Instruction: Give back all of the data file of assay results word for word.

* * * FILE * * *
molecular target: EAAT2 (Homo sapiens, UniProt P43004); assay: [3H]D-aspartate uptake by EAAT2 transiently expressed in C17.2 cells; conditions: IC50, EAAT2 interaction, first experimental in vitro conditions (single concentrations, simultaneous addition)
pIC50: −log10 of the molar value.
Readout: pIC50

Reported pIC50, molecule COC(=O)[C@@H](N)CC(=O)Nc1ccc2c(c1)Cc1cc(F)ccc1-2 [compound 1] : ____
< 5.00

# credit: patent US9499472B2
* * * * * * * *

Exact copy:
molecular target: EAAT2 (Homo sapiens, UniProt P43004); assay: [3H]D-aspartate uptake by EAAT2 transiently expressed in C17.2 cells; conditions: IC50, EAAT2 interaction, first experimental in vitro conditions (single concentrations, simultaneous addition)
pIC50: −log10 of the molar value.
Readout: pIC50

Reported pIC50, molecule COC(=O)[C@@H](N)CC(=O)Nc1ccc2c(c1)Cc1cc(F)ccc1-2 [compound 1] : ____
< 5.00

# credit: patent US9499472B2